thanks for your advice! to clear some things up and address some things other people mentioned, when I adopted my dog they told me in his previous home he lived with one of his sisters and they were extremely attached. since they were separated after their owner surrendered them, I feel bad for him and I don't want him to feel lonely with no other dog interactions. he also has some leash reactivity issues so I can't let him meet other dogs on walks, and I probably wouldn't do it even if he wasn't leash-reactive. also because of his leash reaction problems I want him to be able to learn to socialize with other dogs properly, and not be deprived of seeing other dogs since I know he was used to living with his sister. I don't know too many people with dogs and the ones who do have very small dogs, which wouldn't be good for my 85lb dog to run around with. I've thought about signing up for group training classes, but 1) there are none currently active in my area right now due to covid, and 2. I am a college student and although I can afford training classes, I would prefer trying to find another solution since I am training him myself and he's been responding well. do you have any ideas on how I could find another way to socialize my dog or how I could meet responsible dog owners for dog playdates? I also live a very short walk from the beach/dog beach, I could try putting him in a different setting to play with other dogs, but I don't know how different it will be from the dog park.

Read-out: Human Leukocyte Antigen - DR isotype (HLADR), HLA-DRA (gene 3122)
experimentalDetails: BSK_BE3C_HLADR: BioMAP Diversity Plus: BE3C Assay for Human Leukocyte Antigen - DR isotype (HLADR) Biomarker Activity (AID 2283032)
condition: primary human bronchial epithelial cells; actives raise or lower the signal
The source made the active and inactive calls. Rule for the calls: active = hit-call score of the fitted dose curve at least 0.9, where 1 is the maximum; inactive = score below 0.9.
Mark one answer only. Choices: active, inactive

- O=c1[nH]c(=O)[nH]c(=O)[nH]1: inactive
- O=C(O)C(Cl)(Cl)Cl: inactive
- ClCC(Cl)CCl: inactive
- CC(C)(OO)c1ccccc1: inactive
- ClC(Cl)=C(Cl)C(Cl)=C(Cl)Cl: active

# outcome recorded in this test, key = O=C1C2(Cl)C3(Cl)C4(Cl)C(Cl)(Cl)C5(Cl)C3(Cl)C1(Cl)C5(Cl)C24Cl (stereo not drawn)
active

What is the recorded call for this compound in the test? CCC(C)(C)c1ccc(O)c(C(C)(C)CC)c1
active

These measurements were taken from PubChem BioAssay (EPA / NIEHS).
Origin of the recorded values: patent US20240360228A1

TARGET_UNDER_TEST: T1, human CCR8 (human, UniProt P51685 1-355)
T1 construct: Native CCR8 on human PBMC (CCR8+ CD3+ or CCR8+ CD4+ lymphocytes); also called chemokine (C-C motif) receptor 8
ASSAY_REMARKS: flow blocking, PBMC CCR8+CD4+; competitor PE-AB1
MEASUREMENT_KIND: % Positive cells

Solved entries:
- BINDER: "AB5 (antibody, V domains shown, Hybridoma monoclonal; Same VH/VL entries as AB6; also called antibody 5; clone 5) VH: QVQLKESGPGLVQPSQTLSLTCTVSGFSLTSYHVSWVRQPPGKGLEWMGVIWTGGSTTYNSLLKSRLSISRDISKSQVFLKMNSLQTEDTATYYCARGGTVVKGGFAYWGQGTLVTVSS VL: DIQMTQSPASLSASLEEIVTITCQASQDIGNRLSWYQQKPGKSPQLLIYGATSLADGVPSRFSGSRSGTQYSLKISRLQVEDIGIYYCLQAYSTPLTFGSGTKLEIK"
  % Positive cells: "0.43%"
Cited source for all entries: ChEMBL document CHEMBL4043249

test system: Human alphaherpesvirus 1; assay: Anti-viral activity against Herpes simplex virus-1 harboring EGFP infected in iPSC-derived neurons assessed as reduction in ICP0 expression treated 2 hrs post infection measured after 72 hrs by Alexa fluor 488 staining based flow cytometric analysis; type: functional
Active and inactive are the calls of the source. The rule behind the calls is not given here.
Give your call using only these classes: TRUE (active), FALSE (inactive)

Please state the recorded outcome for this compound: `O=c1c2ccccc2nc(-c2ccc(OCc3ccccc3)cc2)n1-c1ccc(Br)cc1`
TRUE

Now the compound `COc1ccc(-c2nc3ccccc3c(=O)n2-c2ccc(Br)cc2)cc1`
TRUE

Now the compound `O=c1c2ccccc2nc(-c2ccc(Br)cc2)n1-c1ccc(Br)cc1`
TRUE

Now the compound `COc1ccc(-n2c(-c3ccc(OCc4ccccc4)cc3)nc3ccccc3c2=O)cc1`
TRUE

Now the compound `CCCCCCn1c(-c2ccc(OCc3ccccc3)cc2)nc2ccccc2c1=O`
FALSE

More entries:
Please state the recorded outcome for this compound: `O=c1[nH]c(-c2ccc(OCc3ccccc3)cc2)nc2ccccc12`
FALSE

A few other people questioned why I go to the dog park in the first place to play fetch. The reason I go to the dog park so frequently has to do with where I live. im living in a college town where there really isn't much side-walk space, some streets have no sidewalk at all. I do still take him for walks every day, but I don't want to walk him for over 45 minutes because the asphalt is hot, even in the morning. pretty much every night here is packed with people partying. although I could walk him at night and he doesn't care about all the people walking around, I am not too fond of drunk people running up to my dog trying to pet him while I'm still training him. so my solution to this is to use our small community dog park. the college area I live in is relatively small and not too many people have dogs so taking him to the dog park in the morning when no one is ever there is the perfect opportunity for him to play, exercise, use the bathroom, and it's a good (and the only) opportunity I have to train him off-leash in an enclosed area. then once he's already played fetch and went for a walk in the morning, ill take him to the dog park in the afternoon to socialize with other dogs. since its a small park, I've never seen more than 5 dogs there at a time and it's usually the same ones I see regularly. although I have a yard, it is not fenced, so I keep him on a long leash to go outside, but he doesn't have an opportunity to run around like he does at the dog park. I know this living situation isn't ideal, but this is my last year here, and I'm trying my best to make it work. in another year ill be living in a quieter area with a fenced backyard, but for now, I do rely on the dog park.
 

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Discussion Starter · #7 ·